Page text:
One of the most popular fall flavors is pumpkin, from pumpkin bread to pie to the ever-so-popular pumpkin spice latte. We have to thank Starbucks for introducing us to “fall in a cup.” But, do lovers of this drink, actually, know what really is in each sip? While pumpkin itself does boast many nutrients, it doesn’t when comes in the form of a latte.

Let’s break down the pumpkin spice latte and try a healthy alternative recipe.

Nutrition label of Pumpkin Spice Latte from Starbucks

What’s In Your Latte?

The standard order for a pumpkin spice latte is a 16-oz. grande made with 2 percent milk and topped with whipped cream. This version contains 380 calories and 13 g of fat.

You consume 49 g of sugar or 12.25 tsp. While some of the sugar is naturally occurring in the milk, these numbers far exceed the American Heart Association recommendations, which suggest that women have six added teaspoons of daily sugar and men have nine teaspoons.

A grande, 2-percent milk pumpkin spice latte offers 14 g of protein, 220 mg of sodium, and 50 mg of cholesterol. The drink provides 50 percent of the daily recommended allowance for calcium and also contains 15 percent of your daily vitamin A. Although, it may not taste like it, each drink contains 150 mg of caffeine.

As with many Starbucks beverages, treat these lattes as an occasional indulgence, rather than a morning staple!

Add Pumpkin to Your Diet, In a Healthy Way

Pumpkin seeds are an edible seed typically roasted for consumption. They are a common ingredient in Mexican cuisine and are often eaten as a healthful snack. Pumpkin seeds are often referred to as pepitas, Spanish for “little seed of squash.” These roasted seeds were a celebrated food among many Native American tribes, who treasured them both for their dietary and medicinal purposes.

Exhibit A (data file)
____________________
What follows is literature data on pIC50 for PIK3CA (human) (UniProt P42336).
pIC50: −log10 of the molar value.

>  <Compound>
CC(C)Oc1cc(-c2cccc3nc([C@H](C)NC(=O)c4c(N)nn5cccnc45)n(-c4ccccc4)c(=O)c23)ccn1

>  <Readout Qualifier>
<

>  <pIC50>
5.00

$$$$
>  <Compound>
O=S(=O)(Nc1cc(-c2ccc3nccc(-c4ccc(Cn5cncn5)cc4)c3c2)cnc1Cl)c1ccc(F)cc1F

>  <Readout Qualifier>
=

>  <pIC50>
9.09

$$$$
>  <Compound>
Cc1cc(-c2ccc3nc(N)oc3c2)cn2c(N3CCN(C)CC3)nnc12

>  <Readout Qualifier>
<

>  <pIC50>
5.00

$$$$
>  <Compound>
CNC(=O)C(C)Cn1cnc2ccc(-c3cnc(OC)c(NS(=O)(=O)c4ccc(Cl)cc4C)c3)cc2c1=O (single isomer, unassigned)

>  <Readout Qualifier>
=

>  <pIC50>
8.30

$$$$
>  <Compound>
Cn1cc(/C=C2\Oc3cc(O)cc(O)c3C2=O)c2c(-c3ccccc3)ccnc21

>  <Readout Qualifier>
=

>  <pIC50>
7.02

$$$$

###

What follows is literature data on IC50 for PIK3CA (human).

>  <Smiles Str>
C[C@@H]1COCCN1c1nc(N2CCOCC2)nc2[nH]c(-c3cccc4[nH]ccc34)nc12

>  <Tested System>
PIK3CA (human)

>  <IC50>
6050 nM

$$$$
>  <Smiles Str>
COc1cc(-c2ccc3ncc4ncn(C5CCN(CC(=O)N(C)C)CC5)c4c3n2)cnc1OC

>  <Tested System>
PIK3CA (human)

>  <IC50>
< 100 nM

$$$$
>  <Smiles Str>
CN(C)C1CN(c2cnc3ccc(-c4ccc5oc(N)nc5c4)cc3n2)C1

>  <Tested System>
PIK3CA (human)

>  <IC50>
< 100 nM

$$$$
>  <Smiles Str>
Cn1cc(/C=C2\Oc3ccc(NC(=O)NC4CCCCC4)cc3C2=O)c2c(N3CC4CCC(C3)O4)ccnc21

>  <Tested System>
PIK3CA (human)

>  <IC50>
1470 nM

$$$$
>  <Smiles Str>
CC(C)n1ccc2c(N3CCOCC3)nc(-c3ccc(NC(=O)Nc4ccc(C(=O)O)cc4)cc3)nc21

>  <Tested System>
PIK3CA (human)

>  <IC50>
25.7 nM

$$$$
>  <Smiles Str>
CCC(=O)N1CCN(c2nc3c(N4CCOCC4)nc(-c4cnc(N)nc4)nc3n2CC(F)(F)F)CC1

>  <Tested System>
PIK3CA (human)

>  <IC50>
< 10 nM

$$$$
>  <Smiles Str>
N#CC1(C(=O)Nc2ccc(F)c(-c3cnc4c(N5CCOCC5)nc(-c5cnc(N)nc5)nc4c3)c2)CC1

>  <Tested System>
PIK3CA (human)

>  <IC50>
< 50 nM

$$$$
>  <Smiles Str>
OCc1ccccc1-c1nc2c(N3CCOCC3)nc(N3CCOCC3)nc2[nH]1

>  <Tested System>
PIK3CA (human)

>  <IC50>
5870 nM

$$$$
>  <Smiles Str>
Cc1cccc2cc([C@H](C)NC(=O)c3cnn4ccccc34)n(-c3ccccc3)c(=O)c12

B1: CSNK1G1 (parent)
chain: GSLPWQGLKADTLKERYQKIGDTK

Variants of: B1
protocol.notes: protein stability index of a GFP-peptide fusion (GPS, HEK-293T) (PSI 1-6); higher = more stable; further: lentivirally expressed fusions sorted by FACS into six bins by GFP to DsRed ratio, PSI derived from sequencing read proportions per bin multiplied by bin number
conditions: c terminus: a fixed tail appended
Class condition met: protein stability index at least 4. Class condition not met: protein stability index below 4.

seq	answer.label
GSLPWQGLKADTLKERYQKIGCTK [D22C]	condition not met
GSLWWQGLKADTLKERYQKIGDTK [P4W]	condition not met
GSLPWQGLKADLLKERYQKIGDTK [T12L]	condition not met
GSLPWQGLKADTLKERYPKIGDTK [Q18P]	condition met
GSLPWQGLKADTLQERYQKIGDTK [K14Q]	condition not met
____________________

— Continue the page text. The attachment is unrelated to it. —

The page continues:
Here’s what makes them great:

  • Heart healthy: Good source of healthful oils, magnesium, and other nutrients that enhance the health of the heart, bones, and other functions.
  • Sleep aid: They’re high in the sleep-enhancing amino acid tryptophan that converts to serotonin in your body and helps make ensure a good night’s sleep.
  • High in protein: They’re high levels of easily-digestible protein helps stabilize blood sugar when eaten as a snack throughout the day.
  • Iron source: Good source of blood-building and energy-boosting iron.
  • Lower cholesterol: Their phytosterol compounds are believed to lower cholesterol levels. Out of all the nuts and seeds, pumpkin seeds have the second highest amount of sterols.
  • Fiber: Pumpkin seeds are an excellent source of fiber which helps keep you regular.

Roasted Pumpkin Seed Recipe


  • Seeds from 1 medium-sized pumpkin
  • Water—4 cups
  • Salt—1/4 cup
  • Oil or melted butter—2 tablespoons


  1. Preheat oven to 375°F. Separate the pumpkin seeds from the pulp and discard pulp. Place seeds in a colander and rinse well.
  2. Bring the water and salt to a boil in a medium-sized saucepan. Add the pumpkin seeds, return to a boil and let simmer for one full minute. Then cover the saucepan tightly and remove it from heat. Let the pumpkin seeds soak for 10 to 20 minutes, then drain.
  3. In a large bowl, toss the pumpkin seeds with the oil and spread them out in a single layer on a baking sheet. Bake in the preheated oven, tossing occasionally, until browned and crisp, about 30 to 40 minutes. Remove, cool completely and store in an airtight container.


Makes about 2 cups


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